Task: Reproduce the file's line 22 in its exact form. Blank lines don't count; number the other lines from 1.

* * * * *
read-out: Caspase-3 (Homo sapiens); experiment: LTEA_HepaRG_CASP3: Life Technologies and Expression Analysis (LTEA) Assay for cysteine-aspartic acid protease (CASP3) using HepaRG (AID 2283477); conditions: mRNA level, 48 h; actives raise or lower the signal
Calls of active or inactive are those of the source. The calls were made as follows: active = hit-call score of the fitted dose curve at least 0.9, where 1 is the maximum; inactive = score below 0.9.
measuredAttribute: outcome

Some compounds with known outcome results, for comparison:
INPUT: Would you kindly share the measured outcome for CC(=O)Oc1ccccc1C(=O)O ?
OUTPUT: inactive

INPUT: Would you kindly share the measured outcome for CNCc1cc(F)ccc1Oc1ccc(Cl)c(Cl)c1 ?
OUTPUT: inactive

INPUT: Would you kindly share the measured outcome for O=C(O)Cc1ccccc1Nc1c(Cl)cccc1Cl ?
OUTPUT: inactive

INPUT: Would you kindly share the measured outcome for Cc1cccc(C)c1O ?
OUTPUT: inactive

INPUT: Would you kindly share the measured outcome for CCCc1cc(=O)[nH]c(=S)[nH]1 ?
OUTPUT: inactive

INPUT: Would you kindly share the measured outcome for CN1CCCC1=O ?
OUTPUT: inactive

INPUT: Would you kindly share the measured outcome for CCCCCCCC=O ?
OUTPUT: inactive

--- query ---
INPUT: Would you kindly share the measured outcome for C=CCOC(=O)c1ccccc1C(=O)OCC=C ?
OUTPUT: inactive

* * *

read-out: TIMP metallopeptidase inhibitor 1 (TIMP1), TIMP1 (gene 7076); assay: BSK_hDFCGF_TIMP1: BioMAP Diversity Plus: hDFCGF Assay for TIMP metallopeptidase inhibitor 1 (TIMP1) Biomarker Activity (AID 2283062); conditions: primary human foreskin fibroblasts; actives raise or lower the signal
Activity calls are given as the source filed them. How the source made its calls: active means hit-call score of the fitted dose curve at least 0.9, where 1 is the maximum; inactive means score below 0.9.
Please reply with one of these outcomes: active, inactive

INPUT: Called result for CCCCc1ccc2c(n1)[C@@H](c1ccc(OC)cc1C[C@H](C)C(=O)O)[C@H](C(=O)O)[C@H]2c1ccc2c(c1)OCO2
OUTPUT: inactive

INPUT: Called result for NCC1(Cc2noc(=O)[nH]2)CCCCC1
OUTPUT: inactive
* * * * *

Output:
* * *